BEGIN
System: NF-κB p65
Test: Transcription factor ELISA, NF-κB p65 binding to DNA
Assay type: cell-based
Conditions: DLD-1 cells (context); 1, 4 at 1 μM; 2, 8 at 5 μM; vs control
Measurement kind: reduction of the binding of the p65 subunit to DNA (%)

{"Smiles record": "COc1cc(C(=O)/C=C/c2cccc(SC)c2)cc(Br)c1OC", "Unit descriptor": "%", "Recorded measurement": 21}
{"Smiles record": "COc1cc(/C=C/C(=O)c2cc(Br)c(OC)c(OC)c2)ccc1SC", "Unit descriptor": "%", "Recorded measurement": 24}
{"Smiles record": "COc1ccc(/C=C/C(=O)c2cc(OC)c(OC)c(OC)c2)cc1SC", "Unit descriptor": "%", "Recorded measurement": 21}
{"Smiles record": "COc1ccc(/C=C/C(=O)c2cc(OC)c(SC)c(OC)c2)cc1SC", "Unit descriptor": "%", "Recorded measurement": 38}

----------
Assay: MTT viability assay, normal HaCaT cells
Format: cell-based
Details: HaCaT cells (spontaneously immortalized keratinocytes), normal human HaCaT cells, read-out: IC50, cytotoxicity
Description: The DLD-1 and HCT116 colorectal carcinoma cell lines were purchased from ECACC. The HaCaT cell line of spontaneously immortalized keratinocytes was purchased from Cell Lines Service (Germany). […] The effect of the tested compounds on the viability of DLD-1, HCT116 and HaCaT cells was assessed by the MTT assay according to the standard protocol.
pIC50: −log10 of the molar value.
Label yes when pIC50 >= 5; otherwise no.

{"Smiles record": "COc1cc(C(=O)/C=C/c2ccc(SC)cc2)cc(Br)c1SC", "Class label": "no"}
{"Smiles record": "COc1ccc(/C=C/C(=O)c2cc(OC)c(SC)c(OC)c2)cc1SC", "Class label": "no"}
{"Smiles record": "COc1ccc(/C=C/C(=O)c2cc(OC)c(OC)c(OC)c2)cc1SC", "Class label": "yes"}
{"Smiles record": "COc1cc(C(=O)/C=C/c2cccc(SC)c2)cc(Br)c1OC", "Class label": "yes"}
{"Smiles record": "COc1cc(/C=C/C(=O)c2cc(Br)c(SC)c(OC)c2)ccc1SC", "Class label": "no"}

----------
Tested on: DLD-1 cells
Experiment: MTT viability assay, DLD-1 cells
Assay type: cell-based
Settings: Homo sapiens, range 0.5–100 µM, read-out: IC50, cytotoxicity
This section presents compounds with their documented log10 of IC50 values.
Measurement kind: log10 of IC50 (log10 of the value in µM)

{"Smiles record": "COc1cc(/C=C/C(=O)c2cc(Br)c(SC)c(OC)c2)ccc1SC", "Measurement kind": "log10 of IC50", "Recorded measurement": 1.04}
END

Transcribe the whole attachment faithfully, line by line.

System: NF-κB p65
Test: Transcription factor ELISA, NF-κB p65 binding to DNA
Assay type: cell-based
Conditions: DLD-1 cells (context); 1, 4 at 1 μM; 2, 8 at 5 μM; vs control
Measurement kind: reduction of the binding of the p65 subunit to DNA (%)

{"Smiles record": "COc1cc(C(=O)/C=C/c2cccc(SC)c2)cc(Br)c1OC", "Unit descriptor": "%", "Recorded measurement": 21}
{"Smiles record": "COc1cc(/C=C/C(=O)c2cc(Br)c(OC)c(OC)c2)ccc1SC", "Unit descriptor": "%", "Recorded measurement": 24}
{"Smiles record": "COc1ccc(/C=C/C(=O)c2cc(OC)c(OC)c(OC)c2)cc1SC", "Unit descriptor": "%", "Recorded measurement": 21}
{"Smiles record": "COc1ccc(/C=C/C(=O)c2cc(OC)c(SC)c(OC)c2)cc1SC", "Unit descriptor": "%", "Recorded measurement": 38}

----------
Assay: MTT viability assay, normal HaCaT cells
Format: cell-based
Details: HaCaT cells (spontaneously immortalized keratinocytes), normal human HaCaT cells, read-out: IC50, cytotoxicity
Description: The DLD-1 and HCT116 colorectal carcinoma cell lines were purchased from ECACC. The HaCaT cell line of spontaneously immortalized keratinocytes was purchased from Cell Lines Service (Germany). […] The effect of the tested compounds on the viability of DLD-1, HCT116 and HaCaT cells was assessed by the MTT assay according to the standard protocol.
pIC50: −log10 of the molar value.
Label yes when pIC50 >= 5; otherwise no.

{"Smiles record": "COc1cc(C(=O)/C=C/c2ccc(SC)cc2)cc(Br)c1SC", "Class label": "no"}
{"Smiles record": "COc1ccc(/C=C/C(=O)c2cc(OC)c(SC)c(OC)c2)cc1SC", "Class label": "no"}
{"Smiles record": "COc1ccc(/C=C/C(=O)c2cc(OC)c(OC)c(OC)c2)cc1SC", "Class label": "yes"}
{"Smiles record": "COc1cc(C(=O)/C=C/c2cccc(SC)c2)cc(Br)c1OC", "Class label": "yes"}
{"Smiles record": "COc1cc(/C=C/C(=O)c2cc(Br)c(SC)c(OC)c2)ccc1SC", "Class label": "no"}

----------
Tested on: DLD-1 cells
Experiment: MTT viability assay, DLD-1 cells
Assay type: cell-based
Settings: Homo sapiens, range 0.5–100 µM, read-out: IC50, cytotoxicity
This section presents compounds with their documented log10 of IC50 values.
Measurement kind: log10 of IC50 (log10 of the value in µM)

{"Smiles record": "COc1cc(/C=C/C(=O)c2cc(Br)c(SC)c(OC)c2)ccc1SC", "Measurement kind": "log10 of IC50", "Recorded measurement": 1.04}